After low-energy wrist fracture follow up is needed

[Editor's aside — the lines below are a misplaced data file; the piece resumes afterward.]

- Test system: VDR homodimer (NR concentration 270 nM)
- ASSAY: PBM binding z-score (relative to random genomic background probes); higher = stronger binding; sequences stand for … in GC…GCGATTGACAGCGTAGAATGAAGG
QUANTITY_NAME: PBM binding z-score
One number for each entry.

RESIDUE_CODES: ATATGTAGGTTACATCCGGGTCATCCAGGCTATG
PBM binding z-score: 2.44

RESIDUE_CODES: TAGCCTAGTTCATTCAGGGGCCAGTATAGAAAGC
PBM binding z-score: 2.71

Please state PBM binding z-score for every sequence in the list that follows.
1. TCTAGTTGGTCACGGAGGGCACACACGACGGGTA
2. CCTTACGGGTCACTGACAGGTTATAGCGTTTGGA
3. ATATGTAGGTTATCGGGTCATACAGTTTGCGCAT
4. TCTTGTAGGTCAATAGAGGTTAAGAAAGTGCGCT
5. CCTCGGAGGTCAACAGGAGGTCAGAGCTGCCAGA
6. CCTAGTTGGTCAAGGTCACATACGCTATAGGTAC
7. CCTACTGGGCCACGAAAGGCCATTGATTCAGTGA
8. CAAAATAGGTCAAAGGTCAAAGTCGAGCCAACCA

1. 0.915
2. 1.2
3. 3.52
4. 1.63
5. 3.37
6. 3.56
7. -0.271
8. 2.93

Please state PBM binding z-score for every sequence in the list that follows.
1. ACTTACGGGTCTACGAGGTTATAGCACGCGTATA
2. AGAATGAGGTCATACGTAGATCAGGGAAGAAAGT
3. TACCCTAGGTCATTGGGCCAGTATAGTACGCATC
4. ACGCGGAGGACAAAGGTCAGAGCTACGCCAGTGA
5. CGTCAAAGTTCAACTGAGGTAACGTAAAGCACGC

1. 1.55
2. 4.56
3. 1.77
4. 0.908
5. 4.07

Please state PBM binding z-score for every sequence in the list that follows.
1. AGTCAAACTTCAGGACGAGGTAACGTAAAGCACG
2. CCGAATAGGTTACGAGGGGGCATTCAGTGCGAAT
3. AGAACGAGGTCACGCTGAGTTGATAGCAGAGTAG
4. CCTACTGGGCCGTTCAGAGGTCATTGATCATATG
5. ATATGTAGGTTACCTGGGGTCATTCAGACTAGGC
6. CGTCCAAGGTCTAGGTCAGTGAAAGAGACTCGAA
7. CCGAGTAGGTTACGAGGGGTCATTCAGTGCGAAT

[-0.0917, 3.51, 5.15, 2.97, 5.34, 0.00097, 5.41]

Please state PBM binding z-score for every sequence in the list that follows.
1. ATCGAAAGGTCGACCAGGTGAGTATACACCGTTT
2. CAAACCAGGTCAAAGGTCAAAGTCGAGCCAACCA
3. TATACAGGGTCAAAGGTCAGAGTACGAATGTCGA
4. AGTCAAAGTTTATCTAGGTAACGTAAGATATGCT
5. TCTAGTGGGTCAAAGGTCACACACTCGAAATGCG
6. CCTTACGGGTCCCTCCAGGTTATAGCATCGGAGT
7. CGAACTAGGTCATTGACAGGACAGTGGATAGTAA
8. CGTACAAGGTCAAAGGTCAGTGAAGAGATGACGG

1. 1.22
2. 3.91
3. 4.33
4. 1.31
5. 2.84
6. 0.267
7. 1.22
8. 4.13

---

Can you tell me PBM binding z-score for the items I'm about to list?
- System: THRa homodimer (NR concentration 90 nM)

Clin Orthop Relat Res. 2007 Sep 21;[Epub ahead of print]. Missed Opportunities in Patients with Osteoporosis and Distal Radius Fractures, Freedman BA and others. PMID: 17006362. This study, done at Walter Reed Army Medical Center, involved 111 patients with low-energy distal radius (wrist) fractures in patients 50 years of age or older. The study was retrospectively done from July to December 2002. Note that a low-energy fracture is, if not diagnostic for osteoporosis by itself, highly suggestive and indicates that further evaluation and diagnosis are needed to rule out osteoporosis. The results showed that only 25% of patients were referred to endocrinology, 20% had dual-energy X-ray absorptiometry done, 30% of patients had an approved osteoporosis medication prescribed and 47% were prescribed an approved osteoporosis medication and/or vitamin D and calcium. Men were not as likely to have any kind of post-fracture diagnostic or treatment intervention. Editor's comments: It is simply totally unacceptable in this era to have a low-energy fracture occur and not initiate treatment or referral to a specialist to diagnose and (if needed) treat the patient's osteoporosis. I have often commented that, unfortunately, it is necessary for patients to be educated about their own medical needs. In this case it is apparent that orthopaedic surgeons get tunnel vision and see only the fracture and forget that it is part of an entire human body—one with osteoporosis when the fracture occurs due to low-energy trauma. At a world-renowned medical center, this is even harder to understand or forgive. The bottom line is that patients—particularly older ones--must demand referral to an osteoporosis specialist for diagnosis and treatment after they suffer any kind of low-energy fracture, whether it is the wrist, hip, spine, or elsewhere.
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